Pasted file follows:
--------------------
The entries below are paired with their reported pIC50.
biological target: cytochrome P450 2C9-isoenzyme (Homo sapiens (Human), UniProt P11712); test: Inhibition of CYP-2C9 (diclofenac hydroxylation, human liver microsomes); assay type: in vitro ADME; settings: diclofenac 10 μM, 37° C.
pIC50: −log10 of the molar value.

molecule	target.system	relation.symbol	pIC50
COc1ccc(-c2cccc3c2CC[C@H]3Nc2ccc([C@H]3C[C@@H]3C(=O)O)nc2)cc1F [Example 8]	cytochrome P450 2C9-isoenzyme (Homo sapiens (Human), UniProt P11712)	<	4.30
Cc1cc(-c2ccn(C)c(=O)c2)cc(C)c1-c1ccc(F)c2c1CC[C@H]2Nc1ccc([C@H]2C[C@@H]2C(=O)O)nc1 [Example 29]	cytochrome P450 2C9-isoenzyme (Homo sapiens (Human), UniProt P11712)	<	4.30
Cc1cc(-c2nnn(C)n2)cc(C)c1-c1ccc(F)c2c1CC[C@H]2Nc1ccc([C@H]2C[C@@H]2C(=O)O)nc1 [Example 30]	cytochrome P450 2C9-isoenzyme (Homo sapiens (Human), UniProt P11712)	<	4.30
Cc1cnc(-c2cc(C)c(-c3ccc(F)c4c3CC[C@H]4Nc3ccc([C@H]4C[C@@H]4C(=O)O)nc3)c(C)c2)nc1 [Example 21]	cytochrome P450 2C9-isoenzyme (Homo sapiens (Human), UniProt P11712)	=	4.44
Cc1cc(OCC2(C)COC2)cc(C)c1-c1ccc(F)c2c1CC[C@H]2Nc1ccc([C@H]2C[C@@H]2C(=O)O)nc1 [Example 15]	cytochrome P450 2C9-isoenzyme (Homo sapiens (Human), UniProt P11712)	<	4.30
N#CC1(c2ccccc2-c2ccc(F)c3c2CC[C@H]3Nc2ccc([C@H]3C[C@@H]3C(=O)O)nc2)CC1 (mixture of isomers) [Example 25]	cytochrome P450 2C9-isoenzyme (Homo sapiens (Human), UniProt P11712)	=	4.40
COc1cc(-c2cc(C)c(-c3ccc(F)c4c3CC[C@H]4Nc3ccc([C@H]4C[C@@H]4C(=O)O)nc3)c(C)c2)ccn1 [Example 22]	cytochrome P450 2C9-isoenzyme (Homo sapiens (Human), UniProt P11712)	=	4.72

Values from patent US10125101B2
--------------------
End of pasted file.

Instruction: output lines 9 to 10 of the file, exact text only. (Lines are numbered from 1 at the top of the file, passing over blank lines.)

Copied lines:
Cc1cc(OCC2(C)COC2)cc(C)c1-c1ccc(F)c2c1CC[C@H]2Nc1ccc([C@H]2C[C@@H]2C(=O)O)nc1 [Example 15]	cytochrome P450 2C9-isoenzyme (Homo sapiens (Human), UniProt P11712)	<	4.30
N#CC1(c2ccccc2-c2ccc(F)c3c2CC[C@H]3Nc2ccc([C@H]3C[C@@H]3C(=O)O)nc2)CC1 (mixture of isomers) [Example 25]	cytochrome P450 2C9-isoenzyme (Homo sapiens (Human), UniProt P11712)	=	4.40